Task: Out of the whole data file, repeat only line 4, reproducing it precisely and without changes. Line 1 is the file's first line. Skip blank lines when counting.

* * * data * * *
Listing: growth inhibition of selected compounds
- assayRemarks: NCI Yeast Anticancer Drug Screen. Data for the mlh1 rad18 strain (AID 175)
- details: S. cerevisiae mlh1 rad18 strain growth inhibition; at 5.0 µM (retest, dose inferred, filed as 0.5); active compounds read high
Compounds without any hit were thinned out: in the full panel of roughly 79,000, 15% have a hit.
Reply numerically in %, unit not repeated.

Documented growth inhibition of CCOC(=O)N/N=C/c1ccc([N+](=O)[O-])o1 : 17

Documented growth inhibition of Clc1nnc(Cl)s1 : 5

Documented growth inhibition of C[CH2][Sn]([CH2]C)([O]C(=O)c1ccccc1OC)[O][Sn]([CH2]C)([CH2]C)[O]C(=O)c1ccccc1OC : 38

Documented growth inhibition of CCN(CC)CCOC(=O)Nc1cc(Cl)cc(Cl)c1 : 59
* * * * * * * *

Compounds without any hit were thinned out: in the full panel of roughly 79,000, 15% have a hit.